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House of Beauty Arts & Letters

House of Beauty: Why the Greek Revival Style Became a Hit During 19th-Century America

In this series, master woodworker Brent Hull will introduce readers to the different architectural styles that were popularized throughout American history, explaining their significance and unique design features.

No architectural style has captured the imagination of an American era like Greek Revival. Lasting from 1820 to 1860, it was more than just a style; it was an ideal that expressed itself in the architecture of our young nation and as an ideological assurance that the democracy could and would survive. We forget that 200 years ago, the concept of a democratic rule, by the people and for the people, was a radical model and still an experiment. The American Revolution, and our breaking from European molds of government, was itself revolutionary. The popularity of the Greek Revival style coincided with the rise of America into a nation. This is a style that projects permanence and strength, traits our young country desired.

Front page of “The Antiquities of Athens” by James Stuart and Nicholas Revett, 1762. (Public Domain)

The Greek Revival style is most identifiable by its temple front, which is inspired by the Parthenon in Greece. This famous temple sits on the Acropolis in Athens—the tall rock formation that stands proudly over the city and was a place of worship to Athena, patron goddess of Athens. The Parthenon has been studied and revered for centuries because of its mathematical purity and design integrity. Though the Greek Revival era in America lasted from 1820 to 1860, the interest in Greek culture had been developing for some time in Europe. By 1750 in England, the ancient Roman world had been studied and extensively explored. It had been almost two centuries since Andrea Palladio, 16th-century Italian architect, wrote “I quattro libri dell’architettura” (“The Four Books of Architecture”) in 1570. This book was on the shelves of many prominent builders and architects and became the blueprint for design and construction based upon the classical characteristics.

Interestingly, Palladio had only ever studied ancient Rome. By 1750, it was well known that Greece had been the key influence on Roman architecture. The Romans had appropriated and adopted the ideas that the Greeks had perfected. Greece and ancient Greek culture were hidden and veiled by the Ottoman Turkish Empire (mid 15th century to early 19th century), which refused to let travelers into the country for fear of spying.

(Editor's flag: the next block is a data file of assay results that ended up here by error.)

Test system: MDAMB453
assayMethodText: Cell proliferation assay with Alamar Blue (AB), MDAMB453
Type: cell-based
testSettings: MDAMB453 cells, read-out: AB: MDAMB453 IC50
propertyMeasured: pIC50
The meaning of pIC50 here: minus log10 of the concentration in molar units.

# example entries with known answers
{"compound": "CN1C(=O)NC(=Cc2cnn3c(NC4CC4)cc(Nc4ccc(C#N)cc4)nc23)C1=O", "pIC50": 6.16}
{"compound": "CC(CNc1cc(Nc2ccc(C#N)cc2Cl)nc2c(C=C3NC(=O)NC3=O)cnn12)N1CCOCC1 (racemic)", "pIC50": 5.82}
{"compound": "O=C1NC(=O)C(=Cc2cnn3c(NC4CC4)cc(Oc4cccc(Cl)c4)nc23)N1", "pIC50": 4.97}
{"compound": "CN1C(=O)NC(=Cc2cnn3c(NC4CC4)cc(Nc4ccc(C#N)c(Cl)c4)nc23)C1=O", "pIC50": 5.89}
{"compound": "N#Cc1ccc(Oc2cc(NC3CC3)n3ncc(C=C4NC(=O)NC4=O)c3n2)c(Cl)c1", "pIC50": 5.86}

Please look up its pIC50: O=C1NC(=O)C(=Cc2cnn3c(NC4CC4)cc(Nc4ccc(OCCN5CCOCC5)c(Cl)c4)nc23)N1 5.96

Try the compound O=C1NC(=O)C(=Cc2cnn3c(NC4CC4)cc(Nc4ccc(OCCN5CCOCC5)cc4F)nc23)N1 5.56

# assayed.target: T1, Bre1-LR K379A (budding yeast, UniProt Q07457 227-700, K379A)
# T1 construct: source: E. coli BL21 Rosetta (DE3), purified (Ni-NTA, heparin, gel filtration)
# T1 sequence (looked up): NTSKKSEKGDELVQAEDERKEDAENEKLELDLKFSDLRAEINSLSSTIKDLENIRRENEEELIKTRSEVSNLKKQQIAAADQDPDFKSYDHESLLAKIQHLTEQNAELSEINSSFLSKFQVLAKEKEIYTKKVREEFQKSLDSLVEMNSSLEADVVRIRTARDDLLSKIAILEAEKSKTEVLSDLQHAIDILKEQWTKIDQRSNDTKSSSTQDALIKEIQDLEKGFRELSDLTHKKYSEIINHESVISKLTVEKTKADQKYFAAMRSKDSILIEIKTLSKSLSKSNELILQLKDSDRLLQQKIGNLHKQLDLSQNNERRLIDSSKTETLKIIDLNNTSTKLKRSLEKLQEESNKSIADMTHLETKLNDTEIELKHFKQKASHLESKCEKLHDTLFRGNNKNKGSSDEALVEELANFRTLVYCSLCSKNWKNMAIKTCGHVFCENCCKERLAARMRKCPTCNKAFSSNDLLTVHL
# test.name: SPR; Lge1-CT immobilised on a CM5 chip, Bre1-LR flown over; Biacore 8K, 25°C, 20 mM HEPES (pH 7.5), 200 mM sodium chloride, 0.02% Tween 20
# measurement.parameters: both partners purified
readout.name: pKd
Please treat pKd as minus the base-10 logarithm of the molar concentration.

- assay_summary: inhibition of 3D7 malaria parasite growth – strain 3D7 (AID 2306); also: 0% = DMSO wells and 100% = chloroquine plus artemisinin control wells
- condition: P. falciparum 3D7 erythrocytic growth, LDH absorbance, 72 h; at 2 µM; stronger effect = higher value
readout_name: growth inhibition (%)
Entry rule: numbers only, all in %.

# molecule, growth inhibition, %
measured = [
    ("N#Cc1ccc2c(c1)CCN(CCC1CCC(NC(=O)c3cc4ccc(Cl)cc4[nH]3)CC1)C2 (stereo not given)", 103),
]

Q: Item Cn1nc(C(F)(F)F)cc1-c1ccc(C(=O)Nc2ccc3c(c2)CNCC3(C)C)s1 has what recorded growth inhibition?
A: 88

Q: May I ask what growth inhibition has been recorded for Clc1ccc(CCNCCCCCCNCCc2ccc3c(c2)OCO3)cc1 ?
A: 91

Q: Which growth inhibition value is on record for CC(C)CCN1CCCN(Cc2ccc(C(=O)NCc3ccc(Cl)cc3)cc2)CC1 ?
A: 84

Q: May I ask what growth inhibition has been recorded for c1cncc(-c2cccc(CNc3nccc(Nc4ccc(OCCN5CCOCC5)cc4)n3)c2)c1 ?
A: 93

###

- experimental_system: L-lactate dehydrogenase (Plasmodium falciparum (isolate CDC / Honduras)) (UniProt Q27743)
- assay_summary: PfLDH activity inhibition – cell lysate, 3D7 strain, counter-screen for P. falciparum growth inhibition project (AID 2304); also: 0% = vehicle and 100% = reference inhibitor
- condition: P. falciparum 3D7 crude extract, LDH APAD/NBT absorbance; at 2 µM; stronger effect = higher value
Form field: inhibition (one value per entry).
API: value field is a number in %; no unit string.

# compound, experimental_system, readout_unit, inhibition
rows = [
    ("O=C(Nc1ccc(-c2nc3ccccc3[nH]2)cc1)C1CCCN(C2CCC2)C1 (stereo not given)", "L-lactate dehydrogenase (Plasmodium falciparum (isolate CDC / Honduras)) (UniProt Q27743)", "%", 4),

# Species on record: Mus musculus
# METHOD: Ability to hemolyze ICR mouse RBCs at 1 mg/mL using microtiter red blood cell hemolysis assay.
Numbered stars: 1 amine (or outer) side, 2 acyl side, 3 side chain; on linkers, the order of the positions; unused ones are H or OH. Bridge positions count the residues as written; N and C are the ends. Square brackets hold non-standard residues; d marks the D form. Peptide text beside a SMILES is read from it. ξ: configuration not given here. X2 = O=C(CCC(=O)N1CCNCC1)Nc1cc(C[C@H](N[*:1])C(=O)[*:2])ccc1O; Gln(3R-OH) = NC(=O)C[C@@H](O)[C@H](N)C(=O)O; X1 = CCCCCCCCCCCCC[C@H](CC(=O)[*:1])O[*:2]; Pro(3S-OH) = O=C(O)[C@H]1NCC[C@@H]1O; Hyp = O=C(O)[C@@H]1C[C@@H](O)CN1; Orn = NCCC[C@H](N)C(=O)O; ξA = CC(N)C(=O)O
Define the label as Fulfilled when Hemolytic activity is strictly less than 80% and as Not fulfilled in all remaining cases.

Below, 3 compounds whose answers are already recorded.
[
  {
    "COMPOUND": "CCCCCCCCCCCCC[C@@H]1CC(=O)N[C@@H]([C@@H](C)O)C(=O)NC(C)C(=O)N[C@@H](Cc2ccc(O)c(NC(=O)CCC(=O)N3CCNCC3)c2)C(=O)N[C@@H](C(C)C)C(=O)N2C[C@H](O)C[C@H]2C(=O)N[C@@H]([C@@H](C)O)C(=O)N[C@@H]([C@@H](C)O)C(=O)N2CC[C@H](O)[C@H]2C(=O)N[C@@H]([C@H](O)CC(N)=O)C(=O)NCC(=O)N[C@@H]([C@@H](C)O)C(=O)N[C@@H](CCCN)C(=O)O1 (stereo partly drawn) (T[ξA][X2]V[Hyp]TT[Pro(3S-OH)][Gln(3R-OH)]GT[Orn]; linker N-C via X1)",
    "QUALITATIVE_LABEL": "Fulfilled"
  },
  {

The ruins of a Greek temple at Paestum, Italy. (Antonio Sessa / Unsplash)

Travel to Greece in the 18th century was dangerous; thus, a secret mission was hatched by a spirited group of thinkers. Two Englishmen by the names of James Stuart (archaeologist, architect, and artist) and Nicholas Revett (architect) traveled to Athens in 1751, funded and organized by the Society of Dilettanti of London. Disguised as native Turks, they secretly drew and chronicled the ancient Greek ruins, making accurate measurements of the Acropolis of Athens and the Parthenon. This mission resulted in the seminal book, “The Antiquities of Athens,” which was written in three volumes over a 40-year period. After these discoveries were published in 1758, the work became a source book on ancient Greek architecture.

“The Antiquities of Athens” spurred great interest and encouraged architects to build in new forms and with fresh inspiration. The book highlighted how Greek designs were different from Roman temples and buildings. For instance, Greek architects did not use arches in their designs; the arch was a Roman improvement. Greek temples like the Parthenon were beautiful and admired for their near-mathematical perfection and symmetry. The proportions of the Parthenon match the proportions of the human body; the columns to beams have a proportional relationship much like the human form, where head to hand are proportional.

An engraving of the Greek temples at Paestum by Giovanni Battista Piranesi, 1778. (Public Domain)
“William Strickland” by John Neagle, circa 1829. Yale University Art Gallery, New Haven. (Public Domain)

The interest in Greek culture continued to grow through the late 18th and early 19th centuries. The rediscovery of the Greek temples at Paestum (550 to 450 B.C.) in southern Italy, during the 18th century, was a marvel. The presence of the three well-preserved Greek temples, in the region of Italy (present day Calabria), reinforced the idea of original Greek dominance of the world under Alexander (356–323 B.C.). This temple was made more popular in 1778 after the well-known engraver Giovanni Battista Piranesi drew the temple and prints became readily accessible to the public.

Americans’ interest in the Greek Revival style benefited from the War of 1812 between Britain and America. These battles soured the nation’s interest in British design and culture. Naturally looking for inspiration from more remote places, the story of Greece as an original democracy was contagious. In the early 1820s, the war for Greek independence from the Ottoman Turkish Empire began, and it reminded Americans of their fight for independence. The Greek war for independence was front-page news, and it became more compelling as Lord Byron, the famous English poet, died in 1824 from a fever contracted while training Greek troops after the First and Second Siege of Missolonghi.